Brian Whiston answered questions from lawmakers on Wednesday for the first time. He says the state may need to move away from the brand new M-STEP exam. Continue reading
The Legislature has approved budgets for the coming fiscal year.
The K-through-12 schools budget was enthusiastically endorsed by Republicans and Democrats. Every school district in the state will see a funding bump of $70 to $140 per student under the new K-through-12 budget the Legislature just sent to Governor Rick Snyder. Continue reading
A bill meant to improve teacher evaluations across Michigan has cleared the state Senate.
Similar legislation never got out of the Senate last year. Bill sponsor state Sen. Phil Pavlov (R-St. Clair) says Senate Bill 103 relies less on state standardized tests to evaluate teachers and administrators. Continue reading
Nursing students from Lake Superior State University presented information on the value of perinatal vaccinations to hundreds of expectant mothers and their families. It was part of a community wide baby shower. Continue reading
Whether graduating students are leaving college, or getting ready to attend, one thing on many students’ minds is student loans. Continue reading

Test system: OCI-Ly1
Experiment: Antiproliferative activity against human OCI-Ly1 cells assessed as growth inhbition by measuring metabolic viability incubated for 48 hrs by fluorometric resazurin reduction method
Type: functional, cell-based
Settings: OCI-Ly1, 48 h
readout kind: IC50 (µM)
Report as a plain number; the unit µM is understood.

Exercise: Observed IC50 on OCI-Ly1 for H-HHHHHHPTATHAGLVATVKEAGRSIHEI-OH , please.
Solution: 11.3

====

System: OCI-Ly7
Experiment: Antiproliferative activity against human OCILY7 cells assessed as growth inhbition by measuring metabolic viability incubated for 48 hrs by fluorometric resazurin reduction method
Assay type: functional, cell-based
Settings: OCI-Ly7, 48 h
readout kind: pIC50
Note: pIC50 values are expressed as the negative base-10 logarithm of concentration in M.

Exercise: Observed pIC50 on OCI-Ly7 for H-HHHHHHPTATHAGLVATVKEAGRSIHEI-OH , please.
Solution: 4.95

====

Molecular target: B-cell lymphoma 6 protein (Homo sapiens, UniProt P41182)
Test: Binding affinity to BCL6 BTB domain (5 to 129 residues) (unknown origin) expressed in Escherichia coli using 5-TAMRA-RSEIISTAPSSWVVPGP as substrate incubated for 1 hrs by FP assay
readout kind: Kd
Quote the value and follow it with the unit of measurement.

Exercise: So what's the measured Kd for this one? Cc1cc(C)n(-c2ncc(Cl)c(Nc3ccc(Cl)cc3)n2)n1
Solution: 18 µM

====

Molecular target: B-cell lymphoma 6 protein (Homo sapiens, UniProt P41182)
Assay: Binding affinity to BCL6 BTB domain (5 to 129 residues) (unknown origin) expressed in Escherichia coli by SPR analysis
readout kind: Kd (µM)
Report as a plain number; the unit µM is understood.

Eighteen schools in Detroit were closed Thursday as teachers and other staff skipped classes to protest at the state Capitol. Their target was Governor Rick Snyder’s latest turnaround plan for the Detroit Public Schools. Continue reading
Lake Superior State University is planning a 12 million dollar renovation of its aquatic research laboratory.
Ashley Moerke (mer-key) is a professor of Biology and co-director of the aquatic research lab at Lake Superior State University.
“What we’ve proposed is a 12 million dollar expansion of our existing aquatic research laboratory at Lake Superior State University. And this is a building that would be enhancing our capabilities in areas of freshwater research, public education and outreach, student training and in community involvement in our region.”
Moerke said the project would be funded with state funds and that it’s a priority in the governor’s budget.
She said state funding would cover 75 percent of project costs. The rest will come from fundraising and private donations.
The project aims to create new facilities for students to get hands-on experience.
It would also create a center for the general public, in an attempt to educate the community about issues facing the Great Lakes.
“We’re working on it being a true center. So we’re trying to bring in collaborators from other agencies, from other universities that will conduct research at our center for freshwater research and education, that may have offices in that center. So it will provide a community of experts of Great Lakes issues in this region.”
The project will begin as soon as funding is secured.
Statewide assessment testing started last week for many schools across the state. But this year, pencil and paper are a thing of the past with the state implementing a new electronic form of testing.
Last spring, CMU enrolled more than 4,000 transfer students.
Now, work is continuing on a new college program aimed at making it easier for universities to accept more transfer credits.